|Reference : Structural Fire Engineering of Building Assemblies and Frames|
|Parts of books : Contribution to collective works|
|Engineering, computing & technology : Materials science & engineering|
|Structural Fire Engineering of Building Assemblies and Frames|
|Franssen, Jean-Marc [Université de Liège - ULg > Département Argenco : Secteur SE > Ingénierie du feu >]|
|Iwankiw, Nestor [ > > ]|
|The SFPE Handbook of Fire Protection Engineering (Fourth Edition)|
|DiNenno, Philip J.|
|Beyler, Craig L.|
|Walton, W. Douglas|
|Custer, Richard L. P.|
|Hall, John R.|
|Watts, John M.|
|National Fire Protection Ass. Ed.|
|ISBN-10: 0-87765-821-8 ISBN-13: 978-0-87765-821-4|
|[en] Use of the temperature-dependent, thermophysical material properties, shape geometry, and fundamental heat transfer and structural principles, in combination with available fire test data, can enable several distinct levels of engineering/calculation methods of fire resistance.
The simpler computational methods, such as those in ASCE/SFPE 29-99,1 are semi-empirically based on standard
fire test results. They provide an efficient and generally
conservative way to provide fire resistance ratings for members and assemblies that do not directly match listed assemblies to meet prescriptive code requirements. Higher order fire simulations and structural analyses can also be used as performance-based design alternatives to achieve a more accurate solution to overall fire safety.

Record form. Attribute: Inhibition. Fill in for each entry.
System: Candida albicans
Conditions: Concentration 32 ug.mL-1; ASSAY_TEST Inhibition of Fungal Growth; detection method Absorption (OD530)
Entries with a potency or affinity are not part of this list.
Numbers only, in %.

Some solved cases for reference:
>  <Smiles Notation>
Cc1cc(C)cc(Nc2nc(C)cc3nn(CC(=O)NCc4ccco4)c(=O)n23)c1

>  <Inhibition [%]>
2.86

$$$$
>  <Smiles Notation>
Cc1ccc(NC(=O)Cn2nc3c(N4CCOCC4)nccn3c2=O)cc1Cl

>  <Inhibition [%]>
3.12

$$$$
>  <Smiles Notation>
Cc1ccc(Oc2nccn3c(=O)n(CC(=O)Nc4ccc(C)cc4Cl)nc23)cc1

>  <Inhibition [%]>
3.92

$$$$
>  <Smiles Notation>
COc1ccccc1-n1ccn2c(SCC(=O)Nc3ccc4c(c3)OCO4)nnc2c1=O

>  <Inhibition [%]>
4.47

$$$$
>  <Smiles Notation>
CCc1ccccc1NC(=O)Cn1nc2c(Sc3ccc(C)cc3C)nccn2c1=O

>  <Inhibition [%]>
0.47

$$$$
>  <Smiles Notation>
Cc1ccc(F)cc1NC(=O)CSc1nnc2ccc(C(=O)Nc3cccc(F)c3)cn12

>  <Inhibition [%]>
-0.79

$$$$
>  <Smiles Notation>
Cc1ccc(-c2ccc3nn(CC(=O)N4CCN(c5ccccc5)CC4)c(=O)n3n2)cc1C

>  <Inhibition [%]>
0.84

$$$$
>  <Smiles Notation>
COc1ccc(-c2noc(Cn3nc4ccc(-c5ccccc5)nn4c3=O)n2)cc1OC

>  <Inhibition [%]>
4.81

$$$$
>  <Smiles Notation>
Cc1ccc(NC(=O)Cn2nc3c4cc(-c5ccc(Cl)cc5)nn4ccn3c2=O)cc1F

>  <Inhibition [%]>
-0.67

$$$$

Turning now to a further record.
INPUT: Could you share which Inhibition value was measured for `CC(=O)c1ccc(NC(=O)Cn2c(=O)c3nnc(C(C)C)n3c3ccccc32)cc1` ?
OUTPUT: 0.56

Substantial fire-induced damage is expected after a severe (fully developed or postflashover) fire exposure, not only to the building contents and finish but also to the structural elements. It is not uncommon for well-designed, ductile, and properly functioning fire-resistive framing systems to experience visible distortions, cracking,
permanent damage, and deflections in floor, walls, or columns than can be on the order of 12 to 24 inches (300 to 600 mm), or more, without collapse.
In the following sections, several computational approaches
to the determination of the fire resistance of building construction are summarized, independent of any requirements of a particular building code or design standard.
These can be considered generally applicable to any structural material. The specific provisions of the governing
building code and design standard(s) for a given project
must be consulted for any engineering applications.
|Copyrights 2008 by the Society of Fire Protection Engineers|
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